The question of how to monitor and deal with online counterfeiting is a tricky one for brands and law enforcement agencies alike, as Xavier Rojas explains.
It is clear that there is no bigger issue in the intellectual property arena today than counterfeiting, a phenomenon that is seen both in the usual commercial channels and, of course, increasingly on the Internet, given the obvious benefits that new communication technologies provide.
The real problem here stems from the difficulty of finding the fastest and most adequate way to detect the differences between an original product and a fake one. If someone carefully studies the quality, texture and designs of trademarks, the details of products are unique and can be used as fingerprints to provide undisputed proof of identification. But translating all of these rules into protection from online piracy has turned out to be a difficult problem to legislate for and, above all, to stop.
The recent spread and diversity of counterfeit products, as well as their wide distribution, has increased the complexity of the problem, and the damage to IP owners. This is why efforts to raise consumer awareness through campaigns and other anti-counterfeiting and piracy activities must be urgently implemented.
IP specialists concur that it is necessary to establish clear and global rules which would determine the way to proceed in order to tackle this problem, but without policing the Internet and its contents. All of this translates into the conviction that any possible solution to confront IP piracy on the Internet must conform to existing legislation and to the reality of the legal use of the Internet.
“A RECENT STUDY... SHOWED THAT AN ESTIMATED 88 PERCENT OF THE MEXICAN POPULATION HAS ACQUIRED A PIRATED AND/OR COUNTERFEIT PRODUCT.”
This approach is complicated, however, because it is obvious that all the rights, duties and obligations of intellectual rights owners and of Internet users must be harmonised; this will require common-sense updates of all existing legislation, particularly the laws and regulations pertaining to Internet content, and the adaptation of IP rights to the business models on the Internet, without criminalising its use.
It is a matter of fact that in some countries most consumers accept and buy counterfeited items. For example, a recent study sponsored by the American Chamber of Commerce of Mexico showed that an estimated 88 percent of the Mexican population has acquired, at least once, a pirated and/or counterfeited product.
People involved in counterfeiting usually regard their activities as a business and they are willing to devote their resources to it only as long as they perceive that their investment is going to be, to a certain degree, profitable and relatively risk-free.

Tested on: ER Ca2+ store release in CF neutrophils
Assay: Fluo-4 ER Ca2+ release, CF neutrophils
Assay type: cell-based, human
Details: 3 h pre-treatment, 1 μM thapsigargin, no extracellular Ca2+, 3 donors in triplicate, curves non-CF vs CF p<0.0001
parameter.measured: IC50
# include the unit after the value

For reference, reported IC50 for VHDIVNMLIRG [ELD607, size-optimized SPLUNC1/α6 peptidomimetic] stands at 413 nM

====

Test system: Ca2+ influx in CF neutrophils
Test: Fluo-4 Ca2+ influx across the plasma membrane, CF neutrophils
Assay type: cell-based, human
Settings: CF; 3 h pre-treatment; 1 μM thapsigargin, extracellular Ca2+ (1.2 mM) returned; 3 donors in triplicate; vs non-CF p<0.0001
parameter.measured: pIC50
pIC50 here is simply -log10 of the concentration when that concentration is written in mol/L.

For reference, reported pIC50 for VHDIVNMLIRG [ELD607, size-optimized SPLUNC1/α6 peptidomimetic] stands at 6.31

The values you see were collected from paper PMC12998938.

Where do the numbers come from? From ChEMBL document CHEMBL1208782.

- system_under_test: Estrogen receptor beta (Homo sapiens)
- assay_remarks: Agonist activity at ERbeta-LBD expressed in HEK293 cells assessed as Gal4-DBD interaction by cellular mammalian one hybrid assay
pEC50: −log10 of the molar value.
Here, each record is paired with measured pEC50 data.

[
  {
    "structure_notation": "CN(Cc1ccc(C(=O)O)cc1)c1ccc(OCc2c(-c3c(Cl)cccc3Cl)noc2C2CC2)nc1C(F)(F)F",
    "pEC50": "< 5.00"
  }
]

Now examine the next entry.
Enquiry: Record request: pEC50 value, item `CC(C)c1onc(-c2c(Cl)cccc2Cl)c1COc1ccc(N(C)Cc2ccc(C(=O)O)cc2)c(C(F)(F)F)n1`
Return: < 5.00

In light of the above, the principal objective, as well as the legal means to tackle this problem, will depend on the specific nature of each online product. Legal advice from IP attorneys may suggest practical measures to tackle IP rights violations.
In addition to specialist advice, there are several actions available that should be taken when planning a cost-effective strategy to enforce and protect IP rights. Brand owners should:
- Identify the illegal use of the brand or copyright;
- Be alert for potential brand infringements in websites;
- Monitor the selling of pirate products inside auction sites;
- Monitor trademark abuse in online contents;
- Prevent phishing attacks growing into huge campaigns;
- Detect websites which falsely claim to be authorised or affiliated with a trademark; and
- Stop typosquatters from using registered trademarks in their domain names.
These actions will help the IP attorneys in their quest to combat counterfeiting, by obtaining a considerable amount of information on counterfeit activity that can be prioritised to highlight the most prolific offenders.
Although there are different ways to monitor the existence of counterfeit products available online, the real problem is that the Internet is still a frontier, in that laws that govern it are still being created and refined. In an ideal scenario, there should be laws (and the legal authority to enforce them) regulating this phenomenon and providing clear and uncontested legal actions that give IP attorneys the necessary legal grounds to combat and tackle it.
Online piracy constitutes a major problem not only for IP rights owners but for the consumers who acquire the pirated goods.
Xavier Hadad Rojas is an associate of Uhthoff, Gomez Vega & Uhthoff. He can be contacted at: email@example.com
This article was first published on 01 May 2012 in World IP Review
anti-counterfeiting, online piracy, cybersquatting, trademark infringement, Internet